My 33 1/3 book, on Aphex Twin's Selected Ambient Works Volume II, was the 5th bestselling book in the series in 2014. It's available at Amazon (including Kindle) and via your local bookstore. • F.A.Q.Key Tags: #saw2for33third, #sound-art, #classical, #juntoElsewhere: Twitter, SoundCloud, Instagram

Listening to art.
Playing with audio.
Sounding out technology.
Composing in code.

Monthly Archives: November 2020

Cross-Device Ambient

From the London-based musician who goes by Ambalek

Beautiful cross-device ambient, featuring a standard modular synthesizer setup controlling the more esoteric Plumbutter from the Ciat Lonbarde line of instruments (that’s wooden gadget in the foreground at the start of the video). It sounds like an orchestra tuning up from down the hall in advance of performing an evening impressionist program. It sounds like those orchestral musicians have found a happy degree of ensemble, of near-telepathic collaboration, and decided, spur of the moment, to just go with it, to see where the sinuous sense of collaboration takes them. Lovely lines hint at melody but pass more like wafts of cloud formations in a gentle breeze. The track is titled “Tethered.”

Video originally posted at youtube.com. More from Ambalek, who is based in London, at soundcloud.com/ambalek and instagram.com/_ambalek. This is the latest video I’ve added to my ongoing YouTube playlist of fine live performance of ambient music.

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Jason Richardson’s Lessons from the Disquiet Junto

At cyclicdefrost.com

Play: “I find it’s important when approaching any activity to switch off my inner critic and unleash a child-like sense of play.”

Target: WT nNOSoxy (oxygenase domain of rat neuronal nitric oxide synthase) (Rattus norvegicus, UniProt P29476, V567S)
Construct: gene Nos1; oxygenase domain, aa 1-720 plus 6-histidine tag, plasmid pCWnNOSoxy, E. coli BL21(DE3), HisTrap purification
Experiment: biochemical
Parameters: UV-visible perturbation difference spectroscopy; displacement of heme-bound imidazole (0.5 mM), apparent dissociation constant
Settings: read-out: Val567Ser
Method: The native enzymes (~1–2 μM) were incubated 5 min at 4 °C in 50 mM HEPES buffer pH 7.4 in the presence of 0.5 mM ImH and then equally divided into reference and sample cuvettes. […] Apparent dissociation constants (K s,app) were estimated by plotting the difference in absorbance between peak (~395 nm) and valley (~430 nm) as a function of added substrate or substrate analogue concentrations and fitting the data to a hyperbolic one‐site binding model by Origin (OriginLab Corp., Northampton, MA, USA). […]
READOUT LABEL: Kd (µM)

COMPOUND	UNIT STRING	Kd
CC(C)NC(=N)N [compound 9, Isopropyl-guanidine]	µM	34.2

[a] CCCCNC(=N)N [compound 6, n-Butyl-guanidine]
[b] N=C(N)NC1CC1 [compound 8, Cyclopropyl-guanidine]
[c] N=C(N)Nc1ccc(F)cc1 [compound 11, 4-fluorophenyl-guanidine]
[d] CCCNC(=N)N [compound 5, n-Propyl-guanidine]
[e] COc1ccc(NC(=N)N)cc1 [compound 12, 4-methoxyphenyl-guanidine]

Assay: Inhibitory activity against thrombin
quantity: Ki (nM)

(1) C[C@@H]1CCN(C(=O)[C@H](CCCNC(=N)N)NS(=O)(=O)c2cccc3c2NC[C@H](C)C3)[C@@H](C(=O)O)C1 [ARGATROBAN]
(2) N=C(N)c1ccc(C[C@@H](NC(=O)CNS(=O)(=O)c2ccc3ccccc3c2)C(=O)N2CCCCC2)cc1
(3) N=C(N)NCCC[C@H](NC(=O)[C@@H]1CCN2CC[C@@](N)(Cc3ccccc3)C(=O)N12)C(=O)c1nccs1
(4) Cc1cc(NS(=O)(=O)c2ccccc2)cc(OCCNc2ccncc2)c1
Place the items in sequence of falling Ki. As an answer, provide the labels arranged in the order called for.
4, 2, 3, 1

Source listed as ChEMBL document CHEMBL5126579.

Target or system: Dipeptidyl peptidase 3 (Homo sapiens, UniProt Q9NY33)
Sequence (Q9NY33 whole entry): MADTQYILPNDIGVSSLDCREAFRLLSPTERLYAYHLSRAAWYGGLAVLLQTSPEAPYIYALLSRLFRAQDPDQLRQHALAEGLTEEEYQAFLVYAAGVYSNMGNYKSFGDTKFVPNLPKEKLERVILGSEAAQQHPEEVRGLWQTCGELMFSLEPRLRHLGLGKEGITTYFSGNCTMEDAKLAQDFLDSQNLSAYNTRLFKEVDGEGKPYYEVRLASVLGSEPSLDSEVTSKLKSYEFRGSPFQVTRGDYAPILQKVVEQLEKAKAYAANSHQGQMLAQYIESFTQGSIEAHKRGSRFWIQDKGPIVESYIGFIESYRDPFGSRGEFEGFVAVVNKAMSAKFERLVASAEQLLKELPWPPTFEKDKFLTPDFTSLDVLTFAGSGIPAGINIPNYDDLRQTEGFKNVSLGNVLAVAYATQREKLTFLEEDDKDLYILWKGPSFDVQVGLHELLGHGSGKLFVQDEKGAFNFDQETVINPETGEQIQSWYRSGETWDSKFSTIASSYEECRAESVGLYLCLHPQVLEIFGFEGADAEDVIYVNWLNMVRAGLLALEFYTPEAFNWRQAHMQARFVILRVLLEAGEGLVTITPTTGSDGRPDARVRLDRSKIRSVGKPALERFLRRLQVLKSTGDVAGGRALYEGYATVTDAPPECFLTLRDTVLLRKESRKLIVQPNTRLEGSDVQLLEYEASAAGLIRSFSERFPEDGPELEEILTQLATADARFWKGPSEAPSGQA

Action: “One of the best things about the Disquiet Junto is finding that creativity doesn’t need to wait for inspiration.”

Variety: “Sometimes the prompts are like cryptic crossword questions, and it’s fun to see the variety of interpretations that emerge from the community; other times they’re prescribed directions and it still seems as though everyone comes up with something radically different.”

Learning: “So I think that, while there are many lessons I’ve learned from being part of the Disquiet Junto community, a key one to reflect on here is that creative experiments can not fail. You just need to adopt an attitude that you’re still learning.”

Those four observations (with my labels) are just a few of the points brought up by Australian musician and artist Jason Richardson in a post he published this week, at cyclicdefrost.com, about his experience as a frequent participant in the Disquiet Junto music community. It’s a thoughtful, generous overview of the Disquiet Junto’s weekly compositional prompts, and it’s informed by his having accomplished roughly two thirds of the 464 projects to date. Jason has also contributed project ideas over the years, such as one using samples he made from “the biggest guitar in the southern hemisphere.” He also interviewed me back in 2017, during which he made an observation I think about quite frequently: “the Junto themes seem to have proportion to daily life, with a number about sleeping, waking, eating, walking, etc.”

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Ana Roxanne, Back in 2019

A live set in a railway terminal

There’s a great new album out from Ana Roxanne, Because of a Flower, which I’ve mentioned once or twice in the run up to its November 13 release. Definitely check it out for its layers of looped vocals and other forms of lush, often semi-verbal playfulness.

And while you’re at it, (re)visit this video of a half-hour set that she performed at Union Station in Los Angeles back in mid-May 2019. It’s a great show, benefiting especially from the way the vast hall expands upon her already well-documented penchant for echoing spaciousness. And note the facial expressions each time the train announcements threaten to disturb the fragility and serenity that the music has worked so hard to achieve. Ooo, and it closes with a cover of Smokey Robinson & the Miracles’ “Ooo Baby Baby” that would make Angelo Badalamenti cry for an encore.